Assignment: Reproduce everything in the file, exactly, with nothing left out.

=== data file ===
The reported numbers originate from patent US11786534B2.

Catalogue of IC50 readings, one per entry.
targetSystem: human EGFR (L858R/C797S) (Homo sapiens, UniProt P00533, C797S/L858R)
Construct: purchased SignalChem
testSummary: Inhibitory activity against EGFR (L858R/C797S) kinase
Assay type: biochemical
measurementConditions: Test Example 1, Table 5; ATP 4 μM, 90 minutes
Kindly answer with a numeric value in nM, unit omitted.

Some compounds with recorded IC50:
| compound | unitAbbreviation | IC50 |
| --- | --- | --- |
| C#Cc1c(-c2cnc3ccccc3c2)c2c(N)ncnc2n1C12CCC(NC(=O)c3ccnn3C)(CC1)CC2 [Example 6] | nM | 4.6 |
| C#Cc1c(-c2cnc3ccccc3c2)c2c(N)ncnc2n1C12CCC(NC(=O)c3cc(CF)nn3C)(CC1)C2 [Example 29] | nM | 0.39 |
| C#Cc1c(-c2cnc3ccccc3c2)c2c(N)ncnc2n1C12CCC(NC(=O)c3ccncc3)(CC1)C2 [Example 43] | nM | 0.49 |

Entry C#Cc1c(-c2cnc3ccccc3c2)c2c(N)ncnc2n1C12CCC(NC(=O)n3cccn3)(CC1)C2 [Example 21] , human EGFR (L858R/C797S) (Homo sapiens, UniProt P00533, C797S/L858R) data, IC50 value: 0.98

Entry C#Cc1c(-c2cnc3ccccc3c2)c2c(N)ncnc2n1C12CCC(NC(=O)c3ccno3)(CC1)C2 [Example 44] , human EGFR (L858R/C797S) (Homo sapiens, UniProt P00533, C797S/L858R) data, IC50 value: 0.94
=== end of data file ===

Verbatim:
The reported numbers originate from patent US11786534B2.

Catalogue of IC50 readings, one per entry.
targetSystem: human EGFR (L858R/C797S) (Homo sapiens, UniProt P00533, C797S/L858R)
Construct: purchased SignalChem
testSummary: Inhibitory activity against EGFR (L858R/C797S) kinase
Assay type: biochemical
measurementConditions: Test Example 1, Table 5; ATP 4 μM, 90 minutes
Kindly answer with a numeric value in nM, unit omitted.

Some compounds with recorded IC50:
| compound | unitAbbreviation | IC50 |
| --- | --- | --- |
| C#Cc1c(-c2cnc3ccccc3c2)c2c(N)ncnc2n1C12CCC(NC(=O)c3ccnn3C)(CC1)CC2 [Example 6] | nM | 4.6 |
| C#Cc1c(-c2cnc3ccccc3c2)c2c(N)ncnc2n1C12CCC(NC(=O)c3cc(CF)nn3C)(CC1)C2 [Example 29] | nM | 0.39 |
| C#Cc1c(-c2cnc3ccccc3c2)c2c(N)ncnc2n1C12CCC(NC(=O)c3ccncc3)(CC1)C2 [Example 43] | nM | 0.49 |

Entry C#Cc1c(-c2cnc3ccccc3c2)c2c(N)ncnc2n1C12CCC(NC(=O)n3cccn3)(CC1)C2 [Example 21] , human EGFR (L858R/C797S) (Homo sapiens, UniProt P00533, C797S/L858R) data, IC50 value: 0.98

Entry C#Cc1c(-c2cnc3ccccc3c2)c2c(N)ncnc2n1C12CCC(NC(=O)c3ccno3)(CC1)C2 [Example 44] , human EGFR (L858R/C797S) (Homo sapiens, UniProt P00533, C797S/L858R) data, IC50 value: 0.94